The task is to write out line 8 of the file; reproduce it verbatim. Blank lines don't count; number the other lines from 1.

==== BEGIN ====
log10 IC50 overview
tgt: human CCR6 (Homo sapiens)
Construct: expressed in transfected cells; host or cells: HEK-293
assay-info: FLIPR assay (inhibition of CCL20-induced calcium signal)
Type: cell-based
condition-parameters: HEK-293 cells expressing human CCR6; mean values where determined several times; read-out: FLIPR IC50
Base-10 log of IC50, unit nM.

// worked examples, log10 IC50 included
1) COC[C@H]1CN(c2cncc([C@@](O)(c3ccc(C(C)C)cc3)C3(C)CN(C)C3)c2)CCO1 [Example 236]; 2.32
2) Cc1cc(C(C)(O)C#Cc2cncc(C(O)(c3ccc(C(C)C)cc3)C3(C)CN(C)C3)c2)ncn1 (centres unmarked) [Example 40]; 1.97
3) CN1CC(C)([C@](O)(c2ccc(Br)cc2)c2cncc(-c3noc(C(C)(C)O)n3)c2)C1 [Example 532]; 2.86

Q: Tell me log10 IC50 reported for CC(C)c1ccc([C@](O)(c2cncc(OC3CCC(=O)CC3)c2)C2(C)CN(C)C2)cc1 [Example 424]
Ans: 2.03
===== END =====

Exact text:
// worked examples, log10 IC50 included